Harrisburg – The Senate today passed legislation sponsored by Sen. Scott Hutchinson (R-21) that will help move Pennsylvania out of a pandemic economy and create jobs for Pennsylvanians.

The bill is part of a Small Business Tax Reform Package to help employers recover from the COVID-19 pandemic and mandated shutdowns.

Senate Bill 349, sponsored by Sen. Hutchinson, brings Pennsylvania tax law governing expense deductions in line with federal law, eliminating the unequal treatment of small businesses in Pennsylvania.

The federal Tax Cuts and Jobs Act of 2017 raised the federal limit for IRS Section 179 expense deductions from $500,000 to $1 million annually. However, Pennsylvania law limits the deduction to $25,000 for personal income tax purposes, which covers S Corporations, partnerships and individuals.

“The increase in the deduction found in Senate Bill 349 is not a tax credit, but simply allows a tax deduction earlier in the useful life of depreciable assets,” said Hutchinson, who chairs the Senate Finance Committee. “This overdue change is an incentive to encourage businesses to buy equipment and to invest, which promotes job growth in Pennsylvania.”

The bill will be sent to the House of Representatives for consideration.

“Small businesses were battered first by COVID-19 and then by the Wolf administration’s mandated closures and heavy-handed response,” Hutchinson said. “Passage of the Small Business Tax Reform Package would represent a step forward in rebuilding our economy. When we remove barriers for small business employers, we’re targeting efforts to where the overwhelming number of jobs are created for Pennsylvanians.”  


CONTACT: Justin Leventry

Effort to Halt Closure of Polk and White Haven State Centers Continues with Committee Passage of Closure Moratorium

Harrisburg –The ongoing effort to halt the closure of the Polk State Center and White Haven State Center advanced today with Senate committee passage of legislation sponsored by Senator Scott Hutchinson (R-21), Senator John Yudichak (I-14), Senator Michele Brooks (R-50) and Senator Lisa Baker (R-20).

The Senate Health and Human Services Committee passed Senate Bill 924, which would prevent closure of those centers for a minimum of five years and create the Task Force on the Closure of State Facilities to analyze and manage the closure of any state center.

“The families of Polk and White Haven residents deserve to have a voice and a choice in the care of their loved ones.  For many residents, Polk and White Haven are the only homes they have ever known, and they and their families want to remain there, to avoid the chaos and confusion of a forced move that may fail to provide the level of care needed for their loved ones to live the fullest life possible. The home for our most fragile and medically complex Pennsylvanians should be decided by loving parents, siblings and families, not by the government,” said Senator Michele Brooks, Chair of the Senate Health and Human Services Committee.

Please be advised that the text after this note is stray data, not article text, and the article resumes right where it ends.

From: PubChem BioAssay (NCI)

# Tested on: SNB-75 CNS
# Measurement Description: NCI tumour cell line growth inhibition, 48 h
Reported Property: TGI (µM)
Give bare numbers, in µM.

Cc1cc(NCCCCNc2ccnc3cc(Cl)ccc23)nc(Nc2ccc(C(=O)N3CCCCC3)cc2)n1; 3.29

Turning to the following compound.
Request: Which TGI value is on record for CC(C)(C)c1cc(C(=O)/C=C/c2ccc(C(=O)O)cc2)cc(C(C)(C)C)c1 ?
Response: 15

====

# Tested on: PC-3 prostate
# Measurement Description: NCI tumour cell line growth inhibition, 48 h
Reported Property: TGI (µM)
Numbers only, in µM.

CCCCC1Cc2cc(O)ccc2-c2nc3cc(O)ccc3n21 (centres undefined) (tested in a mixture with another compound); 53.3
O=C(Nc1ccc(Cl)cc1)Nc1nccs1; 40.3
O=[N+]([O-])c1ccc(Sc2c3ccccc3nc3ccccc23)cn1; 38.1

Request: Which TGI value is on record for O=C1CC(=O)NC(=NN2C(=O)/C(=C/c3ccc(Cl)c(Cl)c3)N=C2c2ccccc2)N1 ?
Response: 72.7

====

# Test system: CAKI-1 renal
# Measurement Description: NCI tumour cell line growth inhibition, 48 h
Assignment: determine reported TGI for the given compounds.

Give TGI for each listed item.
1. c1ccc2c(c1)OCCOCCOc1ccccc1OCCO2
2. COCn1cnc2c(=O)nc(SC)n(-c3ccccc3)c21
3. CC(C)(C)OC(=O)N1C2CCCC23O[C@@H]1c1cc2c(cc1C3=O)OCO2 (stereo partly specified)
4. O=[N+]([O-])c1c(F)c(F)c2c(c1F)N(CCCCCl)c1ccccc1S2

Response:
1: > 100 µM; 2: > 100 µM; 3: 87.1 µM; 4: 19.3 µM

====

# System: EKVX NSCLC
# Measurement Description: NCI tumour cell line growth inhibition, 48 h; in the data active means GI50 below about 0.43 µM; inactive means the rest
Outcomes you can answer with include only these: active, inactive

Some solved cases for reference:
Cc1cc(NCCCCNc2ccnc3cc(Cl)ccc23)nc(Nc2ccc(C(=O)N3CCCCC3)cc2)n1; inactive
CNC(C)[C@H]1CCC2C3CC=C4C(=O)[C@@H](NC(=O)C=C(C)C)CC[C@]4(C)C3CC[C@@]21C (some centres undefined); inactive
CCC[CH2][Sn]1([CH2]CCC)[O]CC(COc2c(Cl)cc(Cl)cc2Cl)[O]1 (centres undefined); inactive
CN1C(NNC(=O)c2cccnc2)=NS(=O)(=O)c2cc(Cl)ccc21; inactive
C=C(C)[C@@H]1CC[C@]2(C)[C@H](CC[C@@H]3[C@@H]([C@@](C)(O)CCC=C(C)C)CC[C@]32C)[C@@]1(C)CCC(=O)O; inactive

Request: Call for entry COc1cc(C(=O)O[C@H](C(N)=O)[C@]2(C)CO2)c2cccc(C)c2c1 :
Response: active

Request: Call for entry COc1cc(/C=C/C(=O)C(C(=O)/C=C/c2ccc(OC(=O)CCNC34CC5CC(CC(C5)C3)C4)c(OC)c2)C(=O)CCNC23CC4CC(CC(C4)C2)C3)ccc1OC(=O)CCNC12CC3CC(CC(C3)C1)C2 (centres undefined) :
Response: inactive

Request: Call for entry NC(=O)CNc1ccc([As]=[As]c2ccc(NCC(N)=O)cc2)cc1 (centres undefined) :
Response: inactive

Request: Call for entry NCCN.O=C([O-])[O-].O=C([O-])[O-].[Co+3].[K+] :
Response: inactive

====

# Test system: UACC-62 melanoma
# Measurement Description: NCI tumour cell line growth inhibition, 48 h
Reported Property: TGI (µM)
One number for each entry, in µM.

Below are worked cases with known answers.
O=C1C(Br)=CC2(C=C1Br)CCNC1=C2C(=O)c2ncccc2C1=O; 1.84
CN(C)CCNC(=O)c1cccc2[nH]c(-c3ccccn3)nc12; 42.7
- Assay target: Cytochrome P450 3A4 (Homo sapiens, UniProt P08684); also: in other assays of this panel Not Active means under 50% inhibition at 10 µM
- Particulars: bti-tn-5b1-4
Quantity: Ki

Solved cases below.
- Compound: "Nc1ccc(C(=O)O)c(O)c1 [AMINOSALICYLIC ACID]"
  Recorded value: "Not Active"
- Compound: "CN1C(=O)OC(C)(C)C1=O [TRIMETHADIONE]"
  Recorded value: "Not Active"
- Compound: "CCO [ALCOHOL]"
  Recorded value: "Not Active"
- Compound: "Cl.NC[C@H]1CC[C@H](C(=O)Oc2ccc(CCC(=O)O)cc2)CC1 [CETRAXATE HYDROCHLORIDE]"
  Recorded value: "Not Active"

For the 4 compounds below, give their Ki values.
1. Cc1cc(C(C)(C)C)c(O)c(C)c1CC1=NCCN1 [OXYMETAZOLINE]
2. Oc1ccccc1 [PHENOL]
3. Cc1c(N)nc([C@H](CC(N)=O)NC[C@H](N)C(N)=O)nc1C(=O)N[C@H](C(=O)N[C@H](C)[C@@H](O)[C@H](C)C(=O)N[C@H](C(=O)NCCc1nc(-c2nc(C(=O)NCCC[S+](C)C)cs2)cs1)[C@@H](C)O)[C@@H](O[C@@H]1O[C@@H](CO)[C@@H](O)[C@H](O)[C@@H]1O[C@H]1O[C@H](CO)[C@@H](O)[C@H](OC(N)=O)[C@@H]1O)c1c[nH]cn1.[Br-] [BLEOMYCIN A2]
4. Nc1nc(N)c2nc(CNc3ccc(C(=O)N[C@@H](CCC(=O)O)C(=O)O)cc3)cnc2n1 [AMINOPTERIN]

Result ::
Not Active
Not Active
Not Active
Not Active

“Since the shocking announcement that these two facilities would close, local residents and officials have not been shown evidence that this was a fair process,” Senator Lisa Baker said. “It certainly did not represent inclusionary decision making. Nor have they been convinced there is a better future for the residents, families, workers, or host communities. This failure on the part of the Wolf administration increases the necessity for moratorium legislation.”

“Especially in light of the COVID pandemic, it is critical that we stop the announced closure of Polk and reassess the Wolf Administration’s half-baked decision to move these fragile individuals out of the only home they have ever known, where they currently receive comprehensive and loving care,” Senator Scott Hutchinson said.

“Polk and White Haven centers are loving homes operated by caring staff who consider themselves family to the residents. Families have selected these facilities to care for their loved ones for exactly this reason,” Senator John Yudichak said. “I have first-hand experience with this, given my mother worked at White Haven Center for many years. Moving residents to other facilities could be traumatic, especially for those who have severe disabilities. Pennsylvania residents deserve to have a choice and this legislation brings stakeholders to the table so we can assist and defend one of our state’s most vulnerable populations.”

The senators introduced similar legislation in the previous legislative session. The measure was approved by the General Assembly but vetoed by Gov. Tom Wolf.


(Sen. Hutchinson) Justin Leventry (717) 787-9684   

(Sen. Yudichak) Scot Pitzer: (717) 705-7734       

(Sen. Baker) Kate Flessner (717) 787-7428

(Sen. Brooks) Diane McNaughton (717) 787-1322